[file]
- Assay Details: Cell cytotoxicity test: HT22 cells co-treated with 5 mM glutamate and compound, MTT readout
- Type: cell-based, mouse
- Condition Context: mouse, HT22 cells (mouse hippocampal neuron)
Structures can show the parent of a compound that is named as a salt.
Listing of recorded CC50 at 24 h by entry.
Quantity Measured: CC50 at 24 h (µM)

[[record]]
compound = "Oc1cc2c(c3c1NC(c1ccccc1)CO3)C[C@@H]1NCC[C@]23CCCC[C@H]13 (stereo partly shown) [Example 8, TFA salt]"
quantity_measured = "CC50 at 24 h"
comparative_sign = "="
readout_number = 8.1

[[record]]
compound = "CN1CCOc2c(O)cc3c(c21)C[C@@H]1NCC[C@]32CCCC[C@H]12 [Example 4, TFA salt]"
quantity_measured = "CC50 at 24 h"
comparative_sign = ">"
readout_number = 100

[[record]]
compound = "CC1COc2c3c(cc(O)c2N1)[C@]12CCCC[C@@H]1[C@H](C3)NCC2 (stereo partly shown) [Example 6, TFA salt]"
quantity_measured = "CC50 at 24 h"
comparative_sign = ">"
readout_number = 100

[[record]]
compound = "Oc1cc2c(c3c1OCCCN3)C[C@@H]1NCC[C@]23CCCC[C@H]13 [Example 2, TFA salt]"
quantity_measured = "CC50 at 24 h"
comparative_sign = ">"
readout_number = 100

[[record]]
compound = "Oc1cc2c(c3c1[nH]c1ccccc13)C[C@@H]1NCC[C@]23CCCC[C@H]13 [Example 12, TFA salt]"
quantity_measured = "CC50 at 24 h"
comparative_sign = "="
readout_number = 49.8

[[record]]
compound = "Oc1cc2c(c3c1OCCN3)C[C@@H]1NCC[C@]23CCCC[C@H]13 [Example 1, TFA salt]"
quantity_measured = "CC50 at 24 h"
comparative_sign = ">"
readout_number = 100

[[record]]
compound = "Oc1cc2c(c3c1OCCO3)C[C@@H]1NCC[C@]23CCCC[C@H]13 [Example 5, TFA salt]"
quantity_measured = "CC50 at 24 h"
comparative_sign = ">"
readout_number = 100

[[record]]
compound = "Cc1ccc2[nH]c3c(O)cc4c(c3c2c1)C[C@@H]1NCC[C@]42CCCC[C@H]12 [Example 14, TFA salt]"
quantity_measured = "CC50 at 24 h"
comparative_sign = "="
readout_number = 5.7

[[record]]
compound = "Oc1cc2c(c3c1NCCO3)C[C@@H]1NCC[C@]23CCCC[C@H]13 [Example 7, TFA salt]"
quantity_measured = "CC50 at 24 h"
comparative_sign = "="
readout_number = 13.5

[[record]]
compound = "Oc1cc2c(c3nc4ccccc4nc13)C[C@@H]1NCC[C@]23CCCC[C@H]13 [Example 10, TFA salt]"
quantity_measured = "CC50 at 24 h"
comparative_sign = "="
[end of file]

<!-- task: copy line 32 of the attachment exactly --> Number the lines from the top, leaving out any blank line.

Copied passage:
[[record]]